There is, rightly, concern for the loss of land to spec and council building. In the 30’s, in any industrial town, like |Newcastle on Tyne, the Black Country, Belfast, et al, you would have found street after street of ‘two up two down’ houses, bulging at the seams with people and children, at 75 to the acre, the legacy of the Industrial Revolution. In ’46 people were being housed in caravan parks and prefabs.From the 50’s great swathes of older dwellings were replaced by motorways, more modern and more comfortable housing and those not accommodated in the immediate renewal were housed on green field sites, Since the 60’s housing has been mainly built at 12 to 15 to the acre and those wealthy enough have purchased second or holiday homes, having the same effect as the renewal system. With all this expansion the infrastructure has been over stretched, and the services put under pressure. I believe nothing but an inspired, overall rethink is essential if our heritage for the future is not to be totally mismanaged.
Portnoo, Caravans And Caravanning The desire to get away ‘from it all’, is, I believe, in the genes, the ancient urge to find pastures new. Round all our coasts are caravan parks great, and small, hideous and acceptable. We were persuaded to try it. We started going to Portnoo at the behest of our friends, who had been going for generations. The attraction, apart from the fabulous beach, the fishing, the golf, the security of children without tight supervision, was the free atmosphere, the way everyone mucked in. The girls made friends and Portnoo was immediately established for all time for us. At night there was drinking until nearly dawn in the pubs and it was a regular thing to give a turn, play silly games and get sozzled. Willy Long and his version of Piddling Pete, was a regular request.
The fishing in the sea, the lakes and rivers was good. I would bring both sea fish and trout for others to enjoy as I hated fish even then. Years later, fishing on Doon Fort lake above Narin, the sun setting with an extraordinary sunset, I hooked a salmon trout. Holding it in my hand in that light, in those surroundings, knowing I would never be the one to eat the fish, with the sun bringing out all sorts of colour and resonances from the fishes’ scales, I wondered why the hell I was killing something so beautiful for sport, and have never fished since.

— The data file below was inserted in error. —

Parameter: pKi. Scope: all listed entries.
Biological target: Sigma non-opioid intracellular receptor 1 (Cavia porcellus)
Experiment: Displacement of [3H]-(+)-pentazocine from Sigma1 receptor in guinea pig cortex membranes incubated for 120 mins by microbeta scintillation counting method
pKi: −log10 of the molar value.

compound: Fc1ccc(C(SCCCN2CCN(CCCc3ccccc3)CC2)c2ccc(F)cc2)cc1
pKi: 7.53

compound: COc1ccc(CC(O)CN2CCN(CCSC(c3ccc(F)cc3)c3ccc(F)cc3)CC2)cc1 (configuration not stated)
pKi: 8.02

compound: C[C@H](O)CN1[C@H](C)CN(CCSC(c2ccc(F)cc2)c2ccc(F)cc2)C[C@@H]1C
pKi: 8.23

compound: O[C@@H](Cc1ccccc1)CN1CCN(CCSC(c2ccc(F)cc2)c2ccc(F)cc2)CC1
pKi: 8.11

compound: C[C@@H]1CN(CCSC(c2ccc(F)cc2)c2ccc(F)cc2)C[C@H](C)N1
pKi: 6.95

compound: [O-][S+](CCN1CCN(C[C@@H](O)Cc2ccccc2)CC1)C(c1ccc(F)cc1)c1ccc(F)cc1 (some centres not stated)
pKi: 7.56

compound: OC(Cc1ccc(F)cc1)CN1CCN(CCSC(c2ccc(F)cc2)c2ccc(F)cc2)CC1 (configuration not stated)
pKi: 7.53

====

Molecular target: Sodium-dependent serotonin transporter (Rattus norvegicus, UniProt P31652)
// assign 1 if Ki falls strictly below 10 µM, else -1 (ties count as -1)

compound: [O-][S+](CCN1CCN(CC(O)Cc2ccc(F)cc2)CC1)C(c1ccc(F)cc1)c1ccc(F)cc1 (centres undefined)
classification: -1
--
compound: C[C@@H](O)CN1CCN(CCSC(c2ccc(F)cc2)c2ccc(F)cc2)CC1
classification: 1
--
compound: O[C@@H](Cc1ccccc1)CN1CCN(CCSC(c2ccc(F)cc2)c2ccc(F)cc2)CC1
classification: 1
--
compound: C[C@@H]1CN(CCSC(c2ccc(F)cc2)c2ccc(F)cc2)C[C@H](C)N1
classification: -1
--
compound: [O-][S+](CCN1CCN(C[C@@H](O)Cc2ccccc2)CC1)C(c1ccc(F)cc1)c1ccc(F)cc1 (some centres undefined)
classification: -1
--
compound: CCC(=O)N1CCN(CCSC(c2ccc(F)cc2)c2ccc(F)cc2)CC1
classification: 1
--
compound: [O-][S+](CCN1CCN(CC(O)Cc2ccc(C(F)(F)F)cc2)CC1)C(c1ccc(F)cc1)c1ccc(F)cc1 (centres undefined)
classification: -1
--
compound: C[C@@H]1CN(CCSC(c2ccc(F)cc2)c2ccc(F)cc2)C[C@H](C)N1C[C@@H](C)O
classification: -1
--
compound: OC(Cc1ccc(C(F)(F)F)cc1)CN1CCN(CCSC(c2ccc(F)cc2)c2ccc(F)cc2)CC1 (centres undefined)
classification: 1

It was during that holiday I developed Menier’s disease of the middle ear so virulently that I actually fell over just sitting on the side of the bed. When I went into the bar in a terribly unbalanced state, no one would believe I was sober. It was also on that holiday that one dentist managed to hook his doctor friend in the ear with a salmon fly, and we were entertained with some ad hoc surgery in the bar.
Talking of dentists, my mate Ernie, a dentist in Belfast and an habitue of Portnoo, hated to meet his clients when he was on holiday and we did all we could to fend him from them. I have seen him almost hide when he thought he spied one on the horizon. On yet another wet day he, his son and wife, along with Sophie and I, were having coffee in the lounge. I was pushing a toy car across the floor to his young son who was likewise returning it when unfortunately it became bent through hitting a chair leg too hard. Repairs were effected, by the son straightening the car with his teeth. Sophie, witnessing the engineering feat said, ‘It’s a good thing your father’s a dentist.’, upon which a woman, who had been sitting behind us and who had mistaken me for the boy’s father approached me and said, ‘Oh! Are you a dentist?’ Without waiting for confirmation she went into a long detailed description of her daughter’s teeth, what she believed was wrong with them, and what she reckoned her dentist should have done to the child.. At suitable intervals I smiled, I dared not explain the mistake as not only would Ernie’s day be ruined, ours most probably would in consequence. However, my bluff was called when she said she wanted to bring her daughter for me to examine and I was forced to explain that the boy I was playing with was the son of a friend, unspecified, and she had made a mistake. I’m afraid she took it all very badly, but it brought home to me why so many doctors register as Mr on holiday.